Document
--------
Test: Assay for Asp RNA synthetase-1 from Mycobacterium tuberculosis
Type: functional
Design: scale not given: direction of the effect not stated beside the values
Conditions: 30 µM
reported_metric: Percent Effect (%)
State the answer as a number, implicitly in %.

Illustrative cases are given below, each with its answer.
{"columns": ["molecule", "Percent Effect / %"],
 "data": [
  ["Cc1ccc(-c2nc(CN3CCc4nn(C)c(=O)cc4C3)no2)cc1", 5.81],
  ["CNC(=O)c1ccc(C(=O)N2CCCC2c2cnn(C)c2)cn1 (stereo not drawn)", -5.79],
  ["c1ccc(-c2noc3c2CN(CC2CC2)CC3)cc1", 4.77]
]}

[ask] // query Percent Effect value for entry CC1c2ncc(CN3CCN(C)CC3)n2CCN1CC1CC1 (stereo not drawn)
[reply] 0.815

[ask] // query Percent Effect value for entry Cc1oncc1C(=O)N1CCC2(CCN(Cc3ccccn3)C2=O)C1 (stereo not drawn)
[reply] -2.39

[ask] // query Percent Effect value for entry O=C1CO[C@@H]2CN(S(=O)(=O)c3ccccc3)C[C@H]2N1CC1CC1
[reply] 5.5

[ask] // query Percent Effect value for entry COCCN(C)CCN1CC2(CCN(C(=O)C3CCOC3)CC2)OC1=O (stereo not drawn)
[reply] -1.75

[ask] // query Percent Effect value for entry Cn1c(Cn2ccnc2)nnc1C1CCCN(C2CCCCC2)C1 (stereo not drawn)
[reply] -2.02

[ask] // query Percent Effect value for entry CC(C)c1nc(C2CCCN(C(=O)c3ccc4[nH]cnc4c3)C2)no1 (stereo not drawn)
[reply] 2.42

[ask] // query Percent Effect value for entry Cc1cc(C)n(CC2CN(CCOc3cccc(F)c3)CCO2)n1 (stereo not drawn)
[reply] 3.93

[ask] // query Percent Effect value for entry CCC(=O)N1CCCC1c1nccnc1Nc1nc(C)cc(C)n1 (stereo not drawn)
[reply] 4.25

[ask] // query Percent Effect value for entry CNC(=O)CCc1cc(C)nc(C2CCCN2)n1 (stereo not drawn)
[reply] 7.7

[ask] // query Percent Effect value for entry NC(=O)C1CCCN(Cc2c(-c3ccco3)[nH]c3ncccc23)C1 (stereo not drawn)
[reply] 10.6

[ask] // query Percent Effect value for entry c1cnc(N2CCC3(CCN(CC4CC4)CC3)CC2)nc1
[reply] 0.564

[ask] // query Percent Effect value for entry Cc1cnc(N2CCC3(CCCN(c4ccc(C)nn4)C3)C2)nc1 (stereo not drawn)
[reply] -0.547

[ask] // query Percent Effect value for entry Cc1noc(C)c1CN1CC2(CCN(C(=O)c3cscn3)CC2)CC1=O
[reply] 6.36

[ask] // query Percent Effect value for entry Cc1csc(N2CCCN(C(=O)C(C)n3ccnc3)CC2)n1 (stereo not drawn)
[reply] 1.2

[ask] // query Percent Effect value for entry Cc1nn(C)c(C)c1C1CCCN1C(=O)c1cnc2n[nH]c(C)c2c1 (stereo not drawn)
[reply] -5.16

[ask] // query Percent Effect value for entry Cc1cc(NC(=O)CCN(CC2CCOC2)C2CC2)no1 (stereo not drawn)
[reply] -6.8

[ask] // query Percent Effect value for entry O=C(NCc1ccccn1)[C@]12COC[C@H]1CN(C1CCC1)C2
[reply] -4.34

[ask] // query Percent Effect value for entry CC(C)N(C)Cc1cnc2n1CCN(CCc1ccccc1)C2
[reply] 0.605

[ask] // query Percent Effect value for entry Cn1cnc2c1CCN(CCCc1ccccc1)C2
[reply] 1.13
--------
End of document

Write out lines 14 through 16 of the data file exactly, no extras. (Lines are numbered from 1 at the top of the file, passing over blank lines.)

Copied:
[ask] // query Percent Effect value for entry CC1c2ncc(CN3CCN(C)CC3)n2CCN1CC1CC1 (stereo not drawn)
[reply] 0.815

[ask] // query Percent Effect value for entry Cc1oncc1C(=O)N1CCC2(CCN(Cc3ccccn3)C2=O)C1 (stereo not drawn)